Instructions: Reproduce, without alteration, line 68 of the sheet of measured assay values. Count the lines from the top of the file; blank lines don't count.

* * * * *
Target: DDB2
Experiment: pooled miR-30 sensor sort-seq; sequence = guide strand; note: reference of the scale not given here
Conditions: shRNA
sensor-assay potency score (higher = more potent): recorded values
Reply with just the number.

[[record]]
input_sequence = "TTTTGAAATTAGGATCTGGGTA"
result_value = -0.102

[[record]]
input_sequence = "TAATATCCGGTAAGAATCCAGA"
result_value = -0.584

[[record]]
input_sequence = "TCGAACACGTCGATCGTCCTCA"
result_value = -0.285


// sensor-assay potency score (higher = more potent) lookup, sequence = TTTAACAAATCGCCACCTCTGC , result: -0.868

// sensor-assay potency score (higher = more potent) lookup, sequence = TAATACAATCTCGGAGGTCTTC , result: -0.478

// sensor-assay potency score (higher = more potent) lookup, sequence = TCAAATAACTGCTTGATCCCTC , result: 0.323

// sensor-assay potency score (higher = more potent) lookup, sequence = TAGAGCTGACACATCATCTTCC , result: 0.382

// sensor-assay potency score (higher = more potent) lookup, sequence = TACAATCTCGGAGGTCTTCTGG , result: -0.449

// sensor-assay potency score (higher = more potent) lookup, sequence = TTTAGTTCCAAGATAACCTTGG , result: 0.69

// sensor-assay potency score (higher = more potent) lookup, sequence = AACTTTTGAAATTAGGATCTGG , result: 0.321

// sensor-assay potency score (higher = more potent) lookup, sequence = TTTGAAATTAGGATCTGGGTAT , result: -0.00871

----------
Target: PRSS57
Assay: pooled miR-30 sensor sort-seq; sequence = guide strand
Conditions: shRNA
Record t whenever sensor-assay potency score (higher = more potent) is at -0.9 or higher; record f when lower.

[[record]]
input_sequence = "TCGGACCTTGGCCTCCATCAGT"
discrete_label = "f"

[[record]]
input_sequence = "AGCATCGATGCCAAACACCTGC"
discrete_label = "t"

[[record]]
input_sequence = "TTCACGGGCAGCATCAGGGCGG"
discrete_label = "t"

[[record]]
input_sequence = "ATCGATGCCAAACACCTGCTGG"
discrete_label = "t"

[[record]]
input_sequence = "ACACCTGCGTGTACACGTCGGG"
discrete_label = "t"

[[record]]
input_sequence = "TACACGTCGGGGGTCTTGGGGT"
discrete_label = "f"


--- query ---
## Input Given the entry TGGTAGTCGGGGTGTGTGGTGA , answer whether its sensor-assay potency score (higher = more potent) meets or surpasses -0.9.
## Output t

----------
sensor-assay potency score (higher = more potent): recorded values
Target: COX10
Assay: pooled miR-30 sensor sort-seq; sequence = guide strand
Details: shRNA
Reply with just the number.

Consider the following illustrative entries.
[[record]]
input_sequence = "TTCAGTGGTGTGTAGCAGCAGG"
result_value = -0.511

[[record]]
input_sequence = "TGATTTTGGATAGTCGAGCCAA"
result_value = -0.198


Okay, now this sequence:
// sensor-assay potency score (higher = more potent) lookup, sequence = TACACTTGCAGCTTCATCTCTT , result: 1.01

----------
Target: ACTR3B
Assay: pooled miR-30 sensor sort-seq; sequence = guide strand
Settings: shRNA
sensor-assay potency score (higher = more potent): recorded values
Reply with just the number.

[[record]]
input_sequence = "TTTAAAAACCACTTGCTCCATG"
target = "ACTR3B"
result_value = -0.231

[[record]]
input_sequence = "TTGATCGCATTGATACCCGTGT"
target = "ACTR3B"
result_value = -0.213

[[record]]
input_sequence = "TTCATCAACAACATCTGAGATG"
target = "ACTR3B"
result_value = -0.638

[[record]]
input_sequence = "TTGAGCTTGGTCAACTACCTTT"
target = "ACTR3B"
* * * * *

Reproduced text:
sensor-assay potency score (higher = more potent): recorded values